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Investigations of federal judges are rare and should happen more, former clerk says

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After almost 40 years on the bench, Judge Pauline Newman of the U.S. Court of Appeals for the Federal Circuit has sued her chief, two judge colleagues and the Federal Circuit Judicial Council, following a court committee interview and a medical records request, which she denied, and a suggestion that she should be suspended from work for one year.

Newman is in her 90s, the Washington Post reports, she’s the federal court’s oldest judge, and colleagues have said she can no longer do the job.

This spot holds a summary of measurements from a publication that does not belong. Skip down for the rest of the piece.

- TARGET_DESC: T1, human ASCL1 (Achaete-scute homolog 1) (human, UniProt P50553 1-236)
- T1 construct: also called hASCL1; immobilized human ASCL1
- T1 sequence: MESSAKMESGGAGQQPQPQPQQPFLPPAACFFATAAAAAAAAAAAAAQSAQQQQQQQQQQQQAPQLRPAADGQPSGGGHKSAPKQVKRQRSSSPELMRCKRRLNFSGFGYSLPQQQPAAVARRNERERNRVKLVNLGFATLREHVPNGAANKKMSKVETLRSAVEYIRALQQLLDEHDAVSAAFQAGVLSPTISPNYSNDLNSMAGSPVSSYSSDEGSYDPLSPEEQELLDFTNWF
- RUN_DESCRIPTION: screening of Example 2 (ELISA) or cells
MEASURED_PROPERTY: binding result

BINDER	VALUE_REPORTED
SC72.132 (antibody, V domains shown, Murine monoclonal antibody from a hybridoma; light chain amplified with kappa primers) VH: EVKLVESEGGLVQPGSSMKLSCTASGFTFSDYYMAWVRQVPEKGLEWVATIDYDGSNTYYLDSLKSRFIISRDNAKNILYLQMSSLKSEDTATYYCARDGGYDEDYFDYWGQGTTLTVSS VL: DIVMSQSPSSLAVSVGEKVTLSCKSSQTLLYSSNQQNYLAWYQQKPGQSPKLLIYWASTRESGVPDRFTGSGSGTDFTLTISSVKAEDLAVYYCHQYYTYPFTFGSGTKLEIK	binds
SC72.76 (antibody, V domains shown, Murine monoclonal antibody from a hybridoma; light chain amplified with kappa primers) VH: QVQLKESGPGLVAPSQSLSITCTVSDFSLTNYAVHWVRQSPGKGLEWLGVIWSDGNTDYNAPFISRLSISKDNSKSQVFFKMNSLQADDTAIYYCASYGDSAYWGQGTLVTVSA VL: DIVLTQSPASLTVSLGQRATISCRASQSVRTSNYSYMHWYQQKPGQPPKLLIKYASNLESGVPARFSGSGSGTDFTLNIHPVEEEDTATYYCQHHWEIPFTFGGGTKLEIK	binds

The investigation of federal judges falls under the Judicial Conduct and Disability Act, and it doesn’t happen nearly as often as it should, says Aliza Shatzman, the president and founder of the Legal Accountability Project and a former clerk. The nonprofit focuses on helping law clerks have positive experiences.

Send ideas for future episodes to ABA Journal Senior Writer Stephanie Francis Ward.

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In This Podcast:

<p>Aliza Shatzman</p>

Aliza Shatzman

Aliza Shatzman is the president and founder of the Legal Accountability Project. She often writes about judicial accountability, and her work has been published in the Columbia Law Review, the Harvard Journal on Legislation and the UCLA Journal of Gender and Law.

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